On June 22, 2022, Geislinger participated actively at the shipping companies meeting of the German Shipbuilding Society (STG). The event was held at the historic storage building “Schuppen 9” in Lübeck, Germany.
Dr. Andreas Thalhammer, head of the Torsional Vibration Calculation Team, was Co-Author for a presentation given by Prof. Hinrich Mohr about impacts caused by the Carbon Intensity Indicator (CII) on the operation of different ship types, showing solutions for future-proof operation of existing vessels.
It was shown how the CII’s limitations on CO2 emissions have a significant influence on real ship operation. Following 2023, restrictions will become significantly stricter every year, which makes it ever more difficult to stay inside the permitted parameters. As an example, three real cases for existing vessels and different applications were presented. Each showed different insights, potential solutions, and challenges.
The examples showed that engine power limitation (EPL) can keep the vessel CII compliant for a few years only. This can lead more frequently to operational restrictions or result in increased component wear, e.g., due to increased torsional vibrations when passing through barred speed ranges.
Due to the changed operational profile, EPL strategies are typically accompanied by design optimizations of various components such as a bulbous bow on a new ship or a smaller propeller that is optimized for slow steaming. In general, both a change in operational profile and replacement of major powertrain components can cause a change to different vibration load conditions. The following graph of the vibratory angle synthesis shows the impact of the propeller size for slow steaming at lower engine speed, see the red curve with the updated TVC. This is compared with the original system (dashed red curve, original TVC):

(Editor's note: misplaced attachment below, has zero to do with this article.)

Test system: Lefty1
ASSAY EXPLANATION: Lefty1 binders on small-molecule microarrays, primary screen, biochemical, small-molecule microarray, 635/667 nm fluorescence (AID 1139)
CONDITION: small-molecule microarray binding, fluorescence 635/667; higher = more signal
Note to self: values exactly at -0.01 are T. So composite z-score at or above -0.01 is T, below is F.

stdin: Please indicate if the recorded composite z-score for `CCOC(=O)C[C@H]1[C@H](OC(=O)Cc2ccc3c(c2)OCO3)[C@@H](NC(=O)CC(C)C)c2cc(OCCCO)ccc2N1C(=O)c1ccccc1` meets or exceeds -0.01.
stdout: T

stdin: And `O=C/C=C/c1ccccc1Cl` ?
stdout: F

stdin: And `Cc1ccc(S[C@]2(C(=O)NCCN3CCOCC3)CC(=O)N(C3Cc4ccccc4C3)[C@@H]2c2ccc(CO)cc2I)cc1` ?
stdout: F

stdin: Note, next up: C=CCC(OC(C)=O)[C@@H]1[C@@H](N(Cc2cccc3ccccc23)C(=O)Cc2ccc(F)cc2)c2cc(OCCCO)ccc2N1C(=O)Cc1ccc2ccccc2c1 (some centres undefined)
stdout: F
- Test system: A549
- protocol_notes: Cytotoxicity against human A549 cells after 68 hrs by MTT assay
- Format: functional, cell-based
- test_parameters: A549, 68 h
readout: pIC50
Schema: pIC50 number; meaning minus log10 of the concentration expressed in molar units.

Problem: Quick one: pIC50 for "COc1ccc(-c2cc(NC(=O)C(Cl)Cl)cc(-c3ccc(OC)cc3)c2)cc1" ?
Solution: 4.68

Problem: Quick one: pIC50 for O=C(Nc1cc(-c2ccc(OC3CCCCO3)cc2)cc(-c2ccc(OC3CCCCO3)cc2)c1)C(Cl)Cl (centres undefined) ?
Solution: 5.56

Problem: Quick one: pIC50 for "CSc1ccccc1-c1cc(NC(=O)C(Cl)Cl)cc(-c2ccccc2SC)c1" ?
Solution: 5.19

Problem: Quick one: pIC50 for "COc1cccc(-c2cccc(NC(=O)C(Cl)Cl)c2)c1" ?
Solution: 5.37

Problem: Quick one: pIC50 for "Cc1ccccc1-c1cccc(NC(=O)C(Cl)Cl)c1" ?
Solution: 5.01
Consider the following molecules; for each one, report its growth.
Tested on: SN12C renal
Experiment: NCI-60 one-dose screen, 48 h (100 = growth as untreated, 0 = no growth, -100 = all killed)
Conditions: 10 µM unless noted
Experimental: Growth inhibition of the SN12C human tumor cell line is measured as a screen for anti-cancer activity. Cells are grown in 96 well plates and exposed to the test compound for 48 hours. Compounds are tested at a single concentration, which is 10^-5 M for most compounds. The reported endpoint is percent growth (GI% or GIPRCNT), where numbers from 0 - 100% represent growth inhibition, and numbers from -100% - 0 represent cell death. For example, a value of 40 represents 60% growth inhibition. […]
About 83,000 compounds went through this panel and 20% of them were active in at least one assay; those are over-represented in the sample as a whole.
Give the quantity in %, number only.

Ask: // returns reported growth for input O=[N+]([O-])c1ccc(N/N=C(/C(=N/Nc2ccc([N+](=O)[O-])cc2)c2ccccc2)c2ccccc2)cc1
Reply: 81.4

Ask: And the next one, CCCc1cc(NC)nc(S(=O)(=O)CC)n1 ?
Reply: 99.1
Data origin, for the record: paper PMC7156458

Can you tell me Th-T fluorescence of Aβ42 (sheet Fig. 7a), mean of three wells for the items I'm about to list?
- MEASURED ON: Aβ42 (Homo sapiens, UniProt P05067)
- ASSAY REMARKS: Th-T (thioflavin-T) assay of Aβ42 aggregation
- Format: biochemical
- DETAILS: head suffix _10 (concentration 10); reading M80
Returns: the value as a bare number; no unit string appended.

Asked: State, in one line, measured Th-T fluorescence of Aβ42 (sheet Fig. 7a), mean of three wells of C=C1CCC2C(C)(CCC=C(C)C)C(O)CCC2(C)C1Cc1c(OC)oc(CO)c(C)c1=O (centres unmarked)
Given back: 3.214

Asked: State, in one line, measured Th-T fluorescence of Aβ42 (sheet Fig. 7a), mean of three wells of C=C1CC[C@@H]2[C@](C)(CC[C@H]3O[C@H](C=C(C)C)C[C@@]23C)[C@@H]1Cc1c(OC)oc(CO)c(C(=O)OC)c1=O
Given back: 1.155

Operational optimization can clearly support the CII tasks, but this will not be sufficient in most cases. Further measures for improving e.g. ship resistance are likely to be required as well. Furthermore, the CII fulfilment requires close operational planning between charterers, owners, and operators. An early and detailed operational data analysis with the involvement of component suppliers and service providers supports the avoidance of issues.
With expertise in Torsional Vibration Analysis and experience with Big Data from Field Data Analysis, Geislinger is available as an active partner to help the ship operators to solve these issues: Geislinger Digital Solutions’ newly implemented, cloud-based Geislinger Analytics Platform (GAP) uses big data analysis in combination with information from the Geislinger Monitoring System to enable predictive analysis and anomaly detection. Furthermore, it enables ship operators and technical staff to remotely gain insights into vessel and fleet performance. Features such as shaft power and vibration monitoring, along with efficient data storage, are key to meeting upcoming CII regulations. Learn more about how Geislinger Digital Solutions help support future-proof marine powertrains.